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Traveling with James Taylor - 2005 "Summer’s Here" Tour

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In spite of his demanding tour schedule, veteran FOH engineer David Morgan (James Taylor, Paul Simon, Simon & Garfunkel, Steely Dan, Bette Midler) still makes time to experiment with new technologies and new approaches to his work as one of the industry's top front-of-house mixing engineers. David recently picked up a Traveler and explains how he has folded it into his daily workflow on this summer's James Taylor tour.

Below, David details how he employs the features of the Traveler and Digital Performer to capture nightly performances for his clients while on tour:

FOH mixers are always interested in a better way of making show tapes. I have seen some engineers go to great lengths in an attempt to submit a stereo product to the client that might present the night’s mixing effort in a better light… even to the point of sending subgroups to a separate console and actually rebalancing the mix just to please an artist!

However, that was not my motivation for purchasing a MOTU Traveler and Digital Performer 4.52 to use this summer on tour with James Taylor. With the introduction of these MOTU products, I saw an opportunity to break away from simply making 2-track DAT or CD recordings of live performances off the stereo buss from my console. The show recordings I have been making for years actually sound pretty darn good, but I wanted to create something that would be potentially more useful to the artists for whom I work.

OK… so what could be a useful format employing the 8 analogue inputs available on the Traveler? I use an analogue console, so 2 inputs, of course, must come from the desk’s stereo output. Sending the stereo mix from a matrix output makes it possible to independently trim the output to match the input on the Traveler.

A stereo microphone (or pair of microphones) at the mixing position adds crowd response and may also provide great ambience to the recording. The Traveler has excellent mic preamps and 48-volt phantom power, so this is as easy as putting up a mic stand and patching into two of the XLR inputs on the rear panel.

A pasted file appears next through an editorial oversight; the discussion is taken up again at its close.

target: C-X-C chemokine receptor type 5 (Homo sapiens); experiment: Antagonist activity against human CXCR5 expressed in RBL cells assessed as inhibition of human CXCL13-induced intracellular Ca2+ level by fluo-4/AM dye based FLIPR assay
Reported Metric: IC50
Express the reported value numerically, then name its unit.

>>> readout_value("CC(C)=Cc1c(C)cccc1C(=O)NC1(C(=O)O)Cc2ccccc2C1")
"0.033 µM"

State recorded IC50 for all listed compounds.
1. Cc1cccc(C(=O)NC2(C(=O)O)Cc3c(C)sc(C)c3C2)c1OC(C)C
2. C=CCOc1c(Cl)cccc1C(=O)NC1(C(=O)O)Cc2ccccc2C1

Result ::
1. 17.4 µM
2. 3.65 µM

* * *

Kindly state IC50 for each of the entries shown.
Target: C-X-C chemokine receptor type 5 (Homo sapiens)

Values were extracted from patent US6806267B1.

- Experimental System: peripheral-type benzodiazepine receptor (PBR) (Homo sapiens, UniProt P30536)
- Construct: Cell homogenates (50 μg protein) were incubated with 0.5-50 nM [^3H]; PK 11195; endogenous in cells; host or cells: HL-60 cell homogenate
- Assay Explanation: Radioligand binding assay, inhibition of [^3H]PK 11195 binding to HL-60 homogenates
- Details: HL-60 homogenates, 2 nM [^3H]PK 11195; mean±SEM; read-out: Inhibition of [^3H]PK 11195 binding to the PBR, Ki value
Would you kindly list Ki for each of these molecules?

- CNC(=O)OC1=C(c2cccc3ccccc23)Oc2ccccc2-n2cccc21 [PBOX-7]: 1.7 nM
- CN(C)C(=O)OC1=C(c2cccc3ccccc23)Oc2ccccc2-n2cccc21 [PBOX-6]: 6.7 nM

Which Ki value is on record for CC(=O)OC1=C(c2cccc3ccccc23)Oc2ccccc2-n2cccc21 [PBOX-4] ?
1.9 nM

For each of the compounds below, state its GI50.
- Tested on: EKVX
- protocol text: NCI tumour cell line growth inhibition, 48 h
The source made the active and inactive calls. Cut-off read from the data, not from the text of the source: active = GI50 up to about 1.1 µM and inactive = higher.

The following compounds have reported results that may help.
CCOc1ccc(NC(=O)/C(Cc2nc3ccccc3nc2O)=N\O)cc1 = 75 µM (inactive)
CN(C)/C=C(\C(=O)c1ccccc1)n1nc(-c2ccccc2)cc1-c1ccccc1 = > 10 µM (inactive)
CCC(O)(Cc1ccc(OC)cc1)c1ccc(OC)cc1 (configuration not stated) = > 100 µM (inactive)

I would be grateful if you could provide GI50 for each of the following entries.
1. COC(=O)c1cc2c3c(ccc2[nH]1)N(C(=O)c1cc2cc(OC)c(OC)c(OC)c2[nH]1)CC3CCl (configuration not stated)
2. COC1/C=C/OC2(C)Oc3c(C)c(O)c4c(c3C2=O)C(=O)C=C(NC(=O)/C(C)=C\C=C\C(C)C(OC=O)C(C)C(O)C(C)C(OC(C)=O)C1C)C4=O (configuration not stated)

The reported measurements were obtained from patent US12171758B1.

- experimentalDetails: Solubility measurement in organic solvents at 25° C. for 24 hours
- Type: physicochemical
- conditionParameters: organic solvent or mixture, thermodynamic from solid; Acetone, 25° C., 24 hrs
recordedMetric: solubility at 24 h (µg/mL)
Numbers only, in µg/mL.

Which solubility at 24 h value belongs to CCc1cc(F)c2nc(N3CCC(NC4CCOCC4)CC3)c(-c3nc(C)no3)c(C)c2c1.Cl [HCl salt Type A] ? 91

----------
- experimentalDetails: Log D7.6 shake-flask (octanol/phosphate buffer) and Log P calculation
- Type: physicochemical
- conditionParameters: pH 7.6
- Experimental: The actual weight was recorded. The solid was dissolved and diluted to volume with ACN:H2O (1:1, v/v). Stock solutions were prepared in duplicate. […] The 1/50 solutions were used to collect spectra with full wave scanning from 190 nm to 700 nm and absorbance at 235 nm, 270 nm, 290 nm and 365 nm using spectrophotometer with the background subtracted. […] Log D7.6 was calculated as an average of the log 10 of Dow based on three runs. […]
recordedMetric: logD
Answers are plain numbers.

Line inputs 5, 6, 7 & 8 are still available. Using subgroup outputs on the console, I send kick drum, bass guitar, James guitar, and James vocal to the Traveler. Choosing these particular sources was determined by considering possible applications for these recordings. If Mr. Taylor wants to put a live recording of a particular song on his web site, we might wish to add a little more low frequency information. Often, the listeners would be using small computer speakers or earbuds and a little more bottom would certainly be a positive enhancement.

Another potential application might be TV or radio spots. In this case, adding a little more of James’ vocal and his guitar might make a better advertising product. As these are usually small speaker media, adding a bit more kick and bass may also be advantageous. Kicking up crowd reaction might make a short piece more exciting as well.

In Digital Performer, I have created a template for show recording using two stereo tracks and four mono tracks. Every show is saved as a new project and I use a LaCie Firewire Extreme external hard drive as my storage medium. Each show takes up about 6.5GB at 44.1/24-bit settings.

When listening back or mixing, it is easy to delay the console tracks to the ambience microphone using the “Shift” command. I zoom the recorded tracks in the Sequence Editor vertically and horizontally to maximum size. After selecting identical peaks on the console outputs and the microphone signal, I measure the time difference using the Time Ruler. I then select all the console output tracks, choose Shift from the Edit menu, enter the time difference value in the appropriate box, and one click moves all the console output tracks forward and into alignment with the ambience mic.

I have also experimented with EQ plug-ins and compressor plug-ins to further enhance the recorded tracks. In very live spaces, I often don’t use any additional reverb on some songs, so the recorded version may seem a bit dry. To make the lead vocal in the mix a little wetter without having to add too much of the ambience tracks, I can use the “James vocal” track only as a send to a reverb plug-in. I can then return just the reverb to the mix without adding more dry vocal.

I have been extremely pleased with the performance of my new Traveler. The DA/AD converters are first rate. The entire interface is easy to use and provides all the ins and outs that I require. I love the ability to work on projects anywhere or anytime because I can easily carry the lightweight Traveler with me, and power it up using the Firewire buss on my G4 PowerBook.

I am also quite happy with the DP software, mixer and available plug-ins. Thanks to MOTU, this sequencer neophyte is having a great time moving into the multi-track digital recording world. I am looking forward to exploring all the capabilities of Digital Performer 4.6 over the next few months and eventually expanding my recording system by adding more Travelers. Of course, then I will also want to get a dual processor G5, multiple displays, huge hard drives… Oh God, this is fun!

David Morgan is the FOH engineer for James Taylor, Paul Simon, Simon & Garfunkel, Steely Dan and Bette Midler.